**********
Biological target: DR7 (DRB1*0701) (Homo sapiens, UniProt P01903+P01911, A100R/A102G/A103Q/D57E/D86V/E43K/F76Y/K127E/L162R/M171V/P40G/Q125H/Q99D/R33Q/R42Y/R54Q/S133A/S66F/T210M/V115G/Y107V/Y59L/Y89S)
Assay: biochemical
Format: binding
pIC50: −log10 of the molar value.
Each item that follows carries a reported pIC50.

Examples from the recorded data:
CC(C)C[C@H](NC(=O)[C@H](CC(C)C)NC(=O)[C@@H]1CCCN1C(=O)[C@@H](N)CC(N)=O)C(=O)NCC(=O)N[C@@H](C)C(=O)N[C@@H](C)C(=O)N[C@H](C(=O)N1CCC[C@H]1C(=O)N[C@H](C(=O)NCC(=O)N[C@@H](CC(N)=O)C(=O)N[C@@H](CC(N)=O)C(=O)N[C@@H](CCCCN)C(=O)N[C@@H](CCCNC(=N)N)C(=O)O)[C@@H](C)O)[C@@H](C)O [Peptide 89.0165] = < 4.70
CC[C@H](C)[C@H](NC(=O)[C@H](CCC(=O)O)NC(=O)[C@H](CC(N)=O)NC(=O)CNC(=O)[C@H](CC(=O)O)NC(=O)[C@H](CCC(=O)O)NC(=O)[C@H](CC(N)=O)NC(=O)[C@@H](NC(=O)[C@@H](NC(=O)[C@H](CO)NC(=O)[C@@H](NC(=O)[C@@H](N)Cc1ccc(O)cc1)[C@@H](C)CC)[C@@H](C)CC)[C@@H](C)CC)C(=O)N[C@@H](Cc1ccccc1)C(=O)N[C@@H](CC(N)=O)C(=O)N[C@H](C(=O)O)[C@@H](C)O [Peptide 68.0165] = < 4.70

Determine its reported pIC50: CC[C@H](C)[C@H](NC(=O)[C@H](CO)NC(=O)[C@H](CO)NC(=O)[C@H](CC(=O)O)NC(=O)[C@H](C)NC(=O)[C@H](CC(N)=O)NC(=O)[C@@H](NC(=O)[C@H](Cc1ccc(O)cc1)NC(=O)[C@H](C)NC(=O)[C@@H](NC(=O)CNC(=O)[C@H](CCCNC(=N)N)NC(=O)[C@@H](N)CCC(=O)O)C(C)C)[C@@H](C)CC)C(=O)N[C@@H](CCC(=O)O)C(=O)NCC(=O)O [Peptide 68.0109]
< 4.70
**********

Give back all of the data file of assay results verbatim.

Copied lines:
Biological target: DR7 (DRB1*0701) (Homo sapiens, UniProt P01903+P01911, A100R/A102G/A103Q/D57E/D86V/E43K/F76Y/K127E/L162R/M171V/P40G/Q125H/Q99D/R33Q/R42Y/R54Q/S133A/S66F/T210M/V115G/Y107V/Y59L/Y89S)
Assay: biochemical
Format: binding
pIC50: −log10 of the molar value.
Each item that follows carries a reported pIC50.

Examples from the recorded data:
CC(C)C[C@H](NC(=O)[C@H](CC(C)C)NC(=O)[C@@H]1CCCN1C(=O)[C@@H](N)CC(N)=O)C(=O)NCC(=O)N[C@@H](C)C(=O)N[C@@H](C)C(=O)N[C@H](C(=O)N1CCC[C@H]1C(=O)N[C@H](C(=O)NCC(=O)N[C@@H](CC(N)=O)C(=O)N[C@@H](CC(N)=O)C(=O)N[C@@H](CCCCN)C(=O)N[C@@H](CCCNC(=N)N)C(=O)O)[C@@H](C)O)[C@@H](C)O [Peptide 89.0165] = < 4.70
CC[C@H](C)[C@H](NC(=O)[C@H](CCC(=O)O)NC(=O)[C@H](CC(N)=O)NC(=O)CNC(=O)[C@H](CC(=O)O)NC(=O)[C@H](CCC(=O)O)NC(=O)[C@H](CC(N)=O)NC(=O)[C@@H](NC(=O)[C@@H](NC(=O)[C@H](CO)NC(=O)[C@@H](NC(=O)[C@@H](N)Cc1ccc(O)cc1)[C@@H](C)CC)[C@@H](C)CC)[C@@H](C)CC)C(=O)N[C@@H](Cc1ccccc1)C(=O)N[C@@H](CC(N)=O)C(=O)N[C@H](C(=O)O)[C@@H](C)O [Peptide 68.0165] = < 4.70

Determine its reported pIC50: CC[C@H](C)[C@H](NC(=O)[C@H](CO)NC(=O)[C@H](CO)NC(=O)[C@H](CC(=O)O)NC(=O)[C@H](C)NC(=O)[C@H](CC(N)=O)NC(=O)[C@@H](NC(=O)[C@H](Cc1ccc(O)cc1)NC(=O)[C@H](C)NC(=O)[C@@H](NC(=O)CNC(=O)[C@H](CCCNC(=N)N)NC(=O)[C@@H](N)CCC(=O)O)C(C)C)[C@@H](C)CC)C(=O)N[C@@H](CCC(=O)O)C(=O)NCC(=O)O [Peptide 68.0109]
< 4.70